‘Death makes no conquest of these conquerors;’that, for them, the mortal hath put on immortality, and in the power that from their graves they wield—‘Death is swallowed up in Victory!’ An attempt by one, like myself, not a member of this command, and present as your guest, to refer in other than general terms to its members, would be impossible within the limits your patience accords.  But when we recall the fact, that the batteries of which it was composed, though principally raised in and near this city, yet represented not only different portions of this Commonwealth, but that within its organization sons of the Palmetto State vied with the sons of the Old Dominion in ‘glory's fearful chase’—all true sons of the South—that on almost every battlefield of the Army of Northern Virginia it made those costly sacrifices that duty exacts, that its guns were heard in the early days of our hope, and were scarcely silenced in the latest hour of our despair, we may judge what part it played in the mighty strife, we may begin to realize how many of its men are among ‘Our Dead.’ Amongst those that earliest fell, you will recall one whose opening career of devoted service, full of rich promise, failed of complete fruition by reason only of his untimely death at the post of duty and of honor. Though brief his career, it was resplendent with the soldier's highest courage, and faithful hearts have enshrined in loving remembrance the heroic firmness, the womanly tenderness, the pure life and the honored name of Charles Ellis Munford. And, strangely unlike, amongst the last to lay down life, another who, entering the service as a private, by his superb courage and splendid ability rose to the command of the Battalion, who ever
Set Honor in one eye and Death in th'other,who seemed to bear a charmed life, and fell not 'till the pillars of his cause were reeling, and fell then with his face to the front, the boom of his own guns his dying requiem. The glory of this Battalion, as his own, is linked forever with his name: Gallant Pegram, loved, deplored,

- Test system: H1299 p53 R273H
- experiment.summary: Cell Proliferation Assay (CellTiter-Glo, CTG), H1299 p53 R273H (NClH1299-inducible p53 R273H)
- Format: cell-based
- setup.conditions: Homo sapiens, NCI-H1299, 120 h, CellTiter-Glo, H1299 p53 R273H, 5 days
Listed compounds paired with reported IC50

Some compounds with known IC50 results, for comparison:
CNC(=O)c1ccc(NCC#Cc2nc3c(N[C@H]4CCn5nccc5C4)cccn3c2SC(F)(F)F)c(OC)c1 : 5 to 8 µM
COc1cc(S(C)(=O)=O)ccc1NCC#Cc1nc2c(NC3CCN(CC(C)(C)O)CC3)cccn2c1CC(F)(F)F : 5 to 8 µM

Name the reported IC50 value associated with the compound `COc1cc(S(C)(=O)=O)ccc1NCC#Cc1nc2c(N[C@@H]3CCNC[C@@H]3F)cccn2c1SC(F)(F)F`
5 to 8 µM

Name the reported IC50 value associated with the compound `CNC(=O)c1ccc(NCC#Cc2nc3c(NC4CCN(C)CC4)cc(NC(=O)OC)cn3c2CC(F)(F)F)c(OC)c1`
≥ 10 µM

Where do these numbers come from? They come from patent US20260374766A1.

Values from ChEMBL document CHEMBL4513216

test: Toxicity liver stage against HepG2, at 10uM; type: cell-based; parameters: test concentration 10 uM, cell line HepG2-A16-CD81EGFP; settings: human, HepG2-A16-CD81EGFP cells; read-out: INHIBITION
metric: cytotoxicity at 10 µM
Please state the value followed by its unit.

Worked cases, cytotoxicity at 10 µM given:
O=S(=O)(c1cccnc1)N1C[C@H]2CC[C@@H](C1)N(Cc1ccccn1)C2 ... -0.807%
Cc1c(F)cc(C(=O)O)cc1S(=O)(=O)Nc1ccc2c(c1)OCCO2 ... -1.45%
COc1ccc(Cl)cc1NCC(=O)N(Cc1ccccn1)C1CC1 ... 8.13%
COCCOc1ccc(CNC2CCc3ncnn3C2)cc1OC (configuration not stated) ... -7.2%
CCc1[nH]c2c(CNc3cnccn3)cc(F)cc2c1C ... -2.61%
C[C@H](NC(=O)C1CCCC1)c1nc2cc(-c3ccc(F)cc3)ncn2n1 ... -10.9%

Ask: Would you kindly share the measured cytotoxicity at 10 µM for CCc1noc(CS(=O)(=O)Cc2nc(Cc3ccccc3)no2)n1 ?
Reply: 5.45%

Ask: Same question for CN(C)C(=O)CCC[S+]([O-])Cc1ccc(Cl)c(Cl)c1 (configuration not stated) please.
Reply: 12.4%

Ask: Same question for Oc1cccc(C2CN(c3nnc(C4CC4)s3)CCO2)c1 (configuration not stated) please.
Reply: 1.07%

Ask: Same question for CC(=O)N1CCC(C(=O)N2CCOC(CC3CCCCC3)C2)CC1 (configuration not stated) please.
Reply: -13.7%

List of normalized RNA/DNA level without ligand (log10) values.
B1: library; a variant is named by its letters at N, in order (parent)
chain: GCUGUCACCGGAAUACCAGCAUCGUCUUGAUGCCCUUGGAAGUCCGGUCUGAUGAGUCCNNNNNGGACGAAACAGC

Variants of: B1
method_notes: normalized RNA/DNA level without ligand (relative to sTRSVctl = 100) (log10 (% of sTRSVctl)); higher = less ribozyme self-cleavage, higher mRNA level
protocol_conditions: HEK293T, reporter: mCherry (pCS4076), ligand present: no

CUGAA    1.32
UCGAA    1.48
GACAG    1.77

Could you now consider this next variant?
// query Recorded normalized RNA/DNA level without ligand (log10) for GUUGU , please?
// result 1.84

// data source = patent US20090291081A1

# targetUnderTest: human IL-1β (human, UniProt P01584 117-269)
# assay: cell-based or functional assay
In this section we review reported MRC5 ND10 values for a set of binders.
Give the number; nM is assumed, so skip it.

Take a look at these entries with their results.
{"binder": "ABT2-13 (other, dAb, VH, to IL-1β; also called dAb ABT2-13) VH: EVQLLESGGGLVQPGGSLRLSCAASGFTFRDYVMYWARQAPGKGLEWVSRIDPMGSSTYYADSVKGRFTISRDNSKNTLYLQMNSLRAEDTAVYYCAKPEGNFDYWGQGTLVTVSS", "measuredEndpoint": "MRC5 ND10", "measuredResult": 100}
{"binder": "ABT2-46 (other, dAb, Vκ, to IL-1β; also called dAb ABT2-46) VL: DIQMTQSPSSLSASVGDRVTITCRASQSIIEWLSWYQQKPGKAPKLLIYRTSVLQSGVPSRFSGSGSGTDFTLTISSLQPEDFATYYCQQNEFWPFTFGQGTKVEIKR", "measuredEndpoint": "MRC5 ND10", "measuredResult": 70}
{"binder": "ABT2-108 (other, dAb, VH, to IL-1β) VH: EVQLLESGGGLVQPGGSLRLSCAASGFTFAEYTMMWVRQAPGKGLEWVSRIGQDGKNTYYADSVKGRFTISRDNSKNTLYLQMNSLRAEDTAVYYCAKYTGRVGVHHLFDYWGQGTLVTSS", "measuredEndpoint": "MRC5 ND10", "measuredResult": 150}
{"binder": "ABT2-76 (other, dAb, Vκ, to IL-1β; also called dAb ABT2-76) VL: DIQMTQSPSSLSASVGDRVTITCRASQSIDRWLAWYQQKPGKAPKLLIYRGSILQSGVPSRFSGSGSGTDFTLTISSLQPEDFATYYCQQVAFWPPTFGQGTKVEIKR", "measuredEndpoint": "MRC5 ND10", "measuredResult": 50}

And looked on both indifferently,
A saintly life, a stainless sword!
The young Marcellus of the falling State,
A Virgil's lay alone might fitly celebrate!
With such a sacrifice at the opening and such a sacrifice at the close of the annals of this historic command, all the long intermediate pages are fitly filled in characters of glory with the names of comrades who sealed their devotion to their country's cause with their hearts' best blood. With these—officers and men, peers in martyrdom—responds this Battalion to the toast: ‘Our Dead.’ With these to swell the ranks of the dead, the grave that encloses their mortal remains is to us an holy sepulchre, one to which we may make pilgrimage, not as of  old, clad in cuirass and steel, to rescue from Saracenic defilement, but a shrine where tender woman may lay her choicest offerings, where chivalrous foemen stand with uncovered head, and where rests the dust, once the embodiment of what is noblest in human nature, and the incarnation of all that is God-like in man! Nor wreck, nor change, nor winter's blight,
Nor time's remorseless doom,
Can dim one ray of holy light
That gilds that glorious tomb.
Their deeds can never be forgot
While Fame her record keeps,
And Honor guards the hallowed spot
Where valor proudly sleeps!